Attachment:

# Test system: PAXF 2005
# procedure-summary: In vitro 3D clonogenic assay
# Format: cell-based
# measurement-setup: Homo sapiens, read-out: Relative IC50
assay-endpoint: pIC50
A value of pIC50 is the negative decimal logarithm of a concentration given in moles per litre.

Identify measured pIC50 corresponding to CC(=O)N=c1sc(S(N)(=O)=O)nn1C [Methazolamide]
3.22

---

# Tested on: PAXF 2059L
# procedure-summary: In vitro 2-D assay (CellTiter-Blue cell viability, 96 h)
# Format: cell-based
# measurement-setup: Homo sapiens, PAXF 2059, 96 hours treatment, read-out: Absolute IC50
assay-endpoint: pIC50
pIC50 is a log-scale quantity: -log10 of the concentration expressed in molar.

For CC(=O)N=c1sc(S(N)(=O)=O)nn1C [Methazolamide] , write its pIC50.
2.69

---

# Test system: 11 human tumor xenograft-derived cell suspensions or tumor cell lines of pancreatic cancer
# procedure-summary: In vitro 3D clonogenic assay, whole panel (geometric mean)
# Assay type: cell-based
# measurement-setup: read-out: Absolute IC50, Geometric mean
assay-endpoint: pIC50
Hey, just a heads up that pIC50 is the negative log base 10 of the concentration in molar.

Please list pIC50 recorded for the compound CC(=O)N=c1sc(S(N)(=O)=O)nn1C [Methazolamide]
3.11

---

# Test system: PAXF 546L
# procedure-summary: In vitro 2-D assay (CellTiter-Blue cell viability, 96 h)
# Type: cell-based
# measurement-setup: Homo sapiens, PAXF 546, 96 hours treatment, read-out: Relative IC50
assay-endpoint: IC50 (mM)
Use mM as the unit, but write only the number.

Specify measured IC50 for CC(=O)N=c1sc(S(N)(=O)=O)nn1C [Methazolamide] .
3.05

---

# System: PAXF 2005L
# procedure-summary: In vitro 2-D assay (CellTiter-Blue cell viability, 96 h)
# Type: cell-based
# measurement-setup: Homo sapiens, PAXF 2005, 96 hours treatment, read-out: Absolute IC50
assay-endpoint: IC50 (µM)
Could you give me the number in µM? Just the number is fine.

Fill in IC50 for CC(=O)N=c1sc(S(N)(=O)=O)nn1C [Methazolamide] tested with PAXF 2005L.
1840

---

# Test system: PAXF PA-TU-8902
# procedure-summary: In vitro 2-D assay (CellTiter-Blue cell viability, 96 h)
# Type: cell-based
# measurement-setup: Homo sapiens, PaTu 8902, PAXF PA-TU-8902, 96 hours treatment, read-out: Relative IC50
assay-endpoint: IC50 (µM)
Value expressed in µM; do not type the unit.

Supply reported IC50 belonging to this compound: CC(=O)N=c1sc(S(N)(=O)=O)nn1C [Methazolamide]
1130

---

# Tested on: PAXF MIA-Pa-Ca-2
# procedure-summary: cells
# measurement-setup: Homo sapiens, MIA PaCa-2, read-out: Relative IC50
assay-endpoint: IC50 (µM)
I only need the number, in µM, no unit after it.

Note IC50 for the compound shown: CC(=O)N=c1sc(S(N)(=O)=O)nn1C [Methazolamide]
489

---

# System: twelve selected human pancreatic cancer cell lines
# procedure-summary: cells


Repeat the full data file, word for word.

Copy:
# Test system: PAXF 2005
# procedure-summary: In vitro 3D clonogenic assay
# Format: cell-based
# measurement-setup: Homo sapiens, read-out: Relative IC50
assay-endpoint: pIC50
A value of pIC50 is the negative decimal logarithm of a concentration given in moles per litre.

Identify measured pIC50 corresponding to CC(=O)N=c1sc(S(N)(=O)=O)nn1C [Methazolamide]
3.22

---

# Tested on: PAXF 2059L
# procedure-summary: In vitro 2-D assay (CellTiter-Blue cell viability, 96 h)
# Format: cell-based
# measurement-setup: Homo sapiens, PAXF 2059, 96 hours treatment, read-out: Absolute IC50
assay-endpoint: pIC50
pIC50 is a log-scale quantity: -log10 of the concentration expressed in molar.

For CC(=O)N=c1sc(S(N)(=O)=O)nn1C [Methazolamide] , write its pIC50.
2.69

---

# Test system: 11 human tumor xenograft-derived cell suspensions or tumor cell lines of pancreatic cancer
# procedure-summary: In vitro 3D clonogenic assay, whole panel (geometric mean)
# Assay type: cell-based
# measurement-setup: read-out: Absolute IC50, Geometric mean
assay-endpoint: pIC50
Hey, just a heads up that pIC50 is the negative log base 10 of the concentration in molar.

Please list pIC50 recorded for the compound CC(=O)N=c1sc(S(N)(=O)=O)nn1C [Methazolamide]
3.11

---

# Test system: PAXF 546L
# procedure-summary: In vitro 2-D assay (CellTiter-Blue cell viability, 96 h)
# Type: cell-based
# measurement-setup: Homo sapiens, PAXF 546, 96 hours treatment, read-out: Relative IC50
assay-endpoint: IC50 (mM)
Use mM as the unit, but write only the number.

Specify measured IC50 for CC(=O)N=c1sc(S(N)(=O)=O)nn1C [Methazolamide] .
3.05

---

# System: PAXF 2005L
# procedure-summary: In vitro 2-D assay (CellTiter-Blue cell viability, 96 h)
# Type: cell-based
# measurement-setup: Homo sapiens, PAXF 2005, 96 hours treatment, read-out: Absolute IC50
assay-endpoint: IC50 (µM)
Could you give me the number in µM? Just the number is fine.

Fill in IC50 for CC(=O)N=c1sc(S(N)(=O)=O)nn1C [Methazolamide] tested with PAXF 2005L.
1840

---

# Test system: PAXF PA-TU-8902
# procedure-summary: In vitro 2-D assay (CellTiter-Blue cell viability, 96 h)
# Type: cell-based
# measurement-setup: Homo sapiens, PaTu 8902, PAXF PA-TU-8902, 96 hours treatment, read-out: Relative IC50
assay-endpoint: IC50 (µM)
Value expressed in µM; do not type the unit.

Supply reported IC50 belonging to this compound: CC(=O)N=c1sc(S(N)(=O)=O)nn1C [Methazolamide]
1130

---

# Tested on: PAXF MIA-Pa-Ca-2
# procedure-summary: cells
# measurement-setup: Homo sapiens, MIA PaCa-2, read-out: Relative IC50
assay-endpoint: IC50 (µM)
I only need the number, in µM, no unit after it.

Note IC50 for the compound shown: CC(=O)N=c1sc(S(N)(=O)=O)nn1C [Methazolamide]
489

---

# System: twelve selected human pancreatic cancer cell lines
# procedure-summary: cells